Netflix established its Los Angeles headquarters at Sunset Bronson Studios in 2017 and took out new leases at production hubs in Toronto in 2019 and Vancouver a year later. Meanwhile, Lionsgate partnered with investment fund Great Point Capital Management and real estate firm National Resources in 2019 to be a minority investor and the anchor tenant in a $100 million studio complex going up in Yonkers, 20 minutes outside Manhattan. “We have total flexibility. We’re major tenants as well as investors, so we can plan ahead,” Kevin Beggs, chairman of Lionsgate TV Group, says of using the Yonkers stages to shoot his own TV series slate or sub-leasing the space for full occupancy.
Hudson Pacific Properties and Blackstone are building the Sunset Glenoaks Studios as a media campus in Sun Valley, California, with seven soundstages on 10 acres that combine office and studio space (no anchor tenant has been named yet). “It’s all in one. With a whole campus facility, you can have your VFX department, your preproduction and postproduction, your writers room and actors and talent on site,” says Victor Coleman, CEO of Hudson Pacific Properties.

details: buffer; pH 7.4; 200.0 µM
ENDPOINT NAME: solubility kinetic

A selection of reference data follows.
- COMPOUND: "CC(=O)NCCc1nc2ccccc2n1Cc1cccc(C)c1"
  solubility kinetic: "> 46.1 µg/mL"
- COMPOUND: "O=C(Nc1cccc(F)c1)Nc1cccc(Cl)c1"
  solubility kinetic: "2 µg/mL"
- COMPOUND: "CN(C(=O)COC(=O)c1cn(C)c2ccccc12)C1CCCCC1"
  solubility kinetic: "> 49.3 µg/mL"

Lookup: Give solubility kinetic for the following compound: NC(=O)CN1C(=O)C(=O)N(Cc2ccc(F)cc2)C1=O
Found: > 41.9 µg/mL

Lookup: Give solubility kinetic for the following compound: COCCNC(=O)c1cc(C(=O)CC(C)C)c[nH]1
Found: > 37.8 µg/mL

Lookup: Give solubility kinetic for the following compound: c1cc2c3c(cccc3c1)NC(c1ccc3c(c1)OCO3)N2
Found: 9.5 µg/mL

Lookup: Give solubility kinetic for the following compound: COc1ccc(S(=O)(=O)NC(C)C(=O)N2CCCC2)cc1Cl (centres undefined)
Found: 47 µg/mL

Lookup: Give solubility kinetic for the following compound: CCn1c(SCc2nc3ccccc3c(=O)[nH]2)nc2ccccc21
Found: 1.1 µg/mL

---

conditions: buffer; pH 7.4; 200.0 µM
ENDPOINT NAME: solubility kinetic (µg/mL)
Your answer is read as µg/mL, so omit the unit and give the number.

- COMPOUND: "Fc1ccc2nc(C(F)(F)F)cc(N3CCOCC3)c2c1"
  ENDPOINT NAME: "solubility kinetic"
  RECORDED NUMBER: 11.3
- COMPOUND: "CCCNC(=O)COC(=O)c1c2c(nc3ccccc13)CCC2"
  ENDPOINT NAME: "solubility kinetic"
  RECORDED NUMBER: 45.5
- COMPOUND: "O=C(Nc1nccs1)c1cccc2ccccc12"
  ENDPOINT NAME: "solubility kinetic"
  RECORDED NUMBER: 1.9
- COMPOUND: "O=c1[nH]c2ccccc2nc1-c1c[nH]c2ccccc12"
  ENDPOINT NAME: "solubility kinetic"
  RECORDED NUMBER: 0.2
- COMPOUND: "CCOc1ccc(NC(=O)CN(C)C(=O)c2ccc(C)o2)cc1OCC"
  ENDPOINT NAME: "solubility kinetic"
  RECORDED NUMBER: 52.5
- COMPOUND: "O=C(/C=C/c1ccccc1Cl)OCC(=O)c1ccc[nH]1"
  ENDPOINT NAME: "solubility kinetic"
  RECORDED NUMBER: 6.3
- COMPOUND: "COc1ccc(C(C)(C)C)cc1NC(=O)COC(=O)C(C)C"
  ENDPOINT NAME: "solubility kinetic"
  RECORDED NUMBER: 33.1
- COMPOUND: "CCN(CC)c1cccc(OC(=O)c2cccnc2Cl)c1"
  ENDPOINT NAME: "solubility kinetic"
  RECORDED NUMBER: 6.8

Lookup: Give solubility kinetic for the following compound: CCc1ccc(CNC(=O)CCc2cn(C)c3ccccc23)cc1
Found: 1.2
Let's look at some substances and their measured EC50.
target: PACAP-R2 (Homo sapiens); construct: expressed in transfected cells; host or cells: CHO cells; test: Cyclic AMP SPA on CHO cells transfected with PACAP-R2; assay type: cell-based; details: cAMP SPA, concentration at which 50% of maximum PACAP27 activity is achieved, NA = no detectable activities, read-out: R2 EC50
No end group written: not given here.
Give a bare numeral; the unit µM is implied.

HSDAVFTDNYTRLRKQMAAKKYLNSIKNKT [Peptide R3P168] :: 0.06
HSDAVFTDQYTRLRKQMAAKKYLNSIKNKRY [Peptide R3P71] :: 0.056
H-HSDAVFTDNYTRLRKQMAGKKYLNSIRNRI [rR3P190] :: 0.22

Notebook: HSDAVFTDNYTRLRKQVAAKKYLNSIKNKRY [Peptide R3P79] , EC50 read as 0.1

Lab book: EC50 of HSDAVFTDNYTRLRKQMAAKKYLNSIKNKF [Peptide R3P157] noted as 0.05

Coleman adds that real estate investors like Blackstone now embrace show business because media giants like Netflix, ViacomCBS and Walt Disney use stable streaming subscriber revenues to produce much-needed content, which turns studio facilities into hot commodities. “[The investors] love the credit. They love the ability to grow the platform, which is inclusive of real estate and amenities and, yes, they really enjoy the ability to lead this sector,” Coleman says.
Investment firms Hackman Capital Partners and Square Mile Capital Management acquired the Sony Pictures animation property in Culver City in January, across the street from another of their campuses, the Culver Studios, home to Amazon Studios. Jason Hariton, chief real estate officer for the MBS Group, a division of Hackman Capital, says that major studio operators increasingly are aiming to be a one-stop shop as projects shoot domestically and abroad. “Amazon has a headquarters with Hackman Capital in Culver City, but then they’re filming in locations with partners all around the world,” Hariton notes.